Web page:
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Videonystagmoscopy in nystagmus detection

Videonystagmoscopy in nystagmus detection

VIDEONYSTAGMOSCOPY allows a detailed survey of nystagmus determining the best possible diagnostic accuracy.In this article we shall not dwell on describing the more renowned AUDIO TYMPANOMETRY test.
The FHIT (Functional Head Impulse Test) is a test of the vestibular function based on the ability to recognize the orientation of a Landolt C optotype, which appears briefly on a computer screen during passive head impulses imposed by the examiner over a range of accelerations of the head. The FHIT evaluates the functionality of the patient’s vestibular system, allowing to perform an accurate examination of each single semicircular canal, and so to investigate the patient’s entire ability to stabilize the gaze. The FHIT is in turn connected to the rehabilitation system referred to as V GYM.

The VHIT (Video Head Impulse Test) is a specific test inasmuch it detects oculo-vestibular reflex disorders and identifies the affected side in peripheral vestibular loss. Patients with vestibular loss have a corrective saccadic eye movement (a “shooting” saccade) during or after the head impulse, furthermore the head gain with respect to the eye is not equivalent. This test is a tool that provides quick and accurate information about the oculo-vestibular reflex to stimuli in the high frequency range.
STABILOMETRY is a test that allows the evaluation and measurement of equilibrium by means of a computerized platform. It allows the evaluation of a subject’s posture by assessing the distribution of vertical forces on the support surface and measuring the stability of the subject through the evaluation of the VESTIBULOSPINAL REFLEX (VSR). On the stabilometric platform it is possible to investigate a variety of parameters, starting from the basic ones:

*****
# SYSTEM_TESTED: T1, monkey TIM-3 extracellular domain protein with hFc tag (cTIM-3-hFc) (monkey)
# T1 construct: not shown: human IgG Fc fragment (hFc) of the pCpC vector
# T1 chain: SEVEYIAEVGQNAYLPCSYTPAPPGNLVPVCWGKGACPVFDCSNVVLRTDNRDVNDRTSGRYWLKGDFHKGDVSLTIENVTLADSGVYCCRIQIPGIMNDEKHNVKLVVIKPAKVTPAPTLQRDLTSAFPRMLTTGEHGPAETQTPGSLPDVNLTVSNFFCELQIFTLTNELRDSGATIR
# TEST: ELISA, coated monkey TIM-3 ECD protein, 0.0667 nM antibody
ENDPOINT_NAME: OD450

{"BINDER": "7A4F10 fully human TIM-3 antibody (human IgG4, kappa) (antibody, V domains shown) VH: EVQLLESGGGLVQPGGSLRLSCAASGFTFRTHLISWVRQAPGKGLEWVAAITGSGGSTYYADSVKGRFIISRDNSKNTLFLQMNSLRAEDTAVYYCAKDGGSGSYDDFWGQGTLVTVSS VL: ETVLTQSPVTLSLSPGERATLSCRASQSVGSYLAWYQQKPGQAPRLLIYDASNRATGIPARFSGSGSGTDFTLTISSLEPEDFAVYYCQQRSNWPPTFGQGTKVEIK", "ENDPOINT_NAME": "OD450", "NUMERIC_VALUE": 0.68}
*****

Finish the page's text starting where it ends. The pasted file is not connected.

STATIC STABILOMETRY studies the postural oscillations in an upright position to evaluate the stability of the subject in the absence of external perturbative stimuli. These are present in DYNAMIC STABILOMETRY where they allow to evaluate the contribution made by visual, vestibular, and somatosensory channels to the recovery of the initial posture.
STABILOMETRY has significant value not only in diagnosis but also in rehabilitation.
The association between non-instrumental vestibular rehabilitation and instrumental vestibular rehabilitation through VGym and stabilometric rehabilitation at our Vestibology Medical repeatedly provides programmes and excellent results in the recovery of vestibular disorders. Our experience is not limited exclusively to patient application. It has led us to develop updates, protocols and scientific studies that are testifying the validity of the treatments which go beyond the vestibular area. In fact, validation is underway with regards to neurodegenerative diseases and conditions through scientific articles that testify the therapeutic validity.
Specific benefits seem to emerge for vestibular disorders due to Multiple Sclerosis, a field which is finding great application at Vestibology Medical.
For this purpose, scientific articles are herewith linked that support the validity of said treatments.

Zeigelboim B, et al. Int Tinnitus J. 2010. PMID: 21609916
Is customized vestibular rehabilitation effective in patients with multiple sclerosis? A randomized controlled trial.
Ozgen G, et al. Eur J Phys Rehabil Med. 2016. PMID: 27050082 Clinical Trial.

Vestibular rehabilitation has positive effects on balance, fatigue and activities of daily living in highly disabled multiple sclerosis people: A preliminary randomized controlled trial.
Tramontano M, Martino Cinnera A, Manzari L, Tozzi FF, Caltagirone C, Morone G, Pompa A, Grasso MG.Restor Neurol Neurosci. 2018;36(6):709-718. doi: 10.3233/RNN-180850.

Vestibular rehabilitation in multiple sclerosis: study protocol for a randomised controlled trial and cost-effectiveness analysis comparing customised with booklet based vestibular rehabilitation for vestibulopathy and a 12 month observational cohort study of the symptom reduction and recurrence rate following treatment for benign paroxysmal positional vertigo.
Marsden J, Pavlou M, Dennett R, Gibbon A, Knight-Lozano R, Jeu L, Flavell C, Freeman J, Bamiou DE, Harris C, Hawton A, Goodwin E, Jones B, Creanor S.BMC Neurol. 2020 Nov 27;20(1):430. doi: 10.1186/s12883-020-01983-y.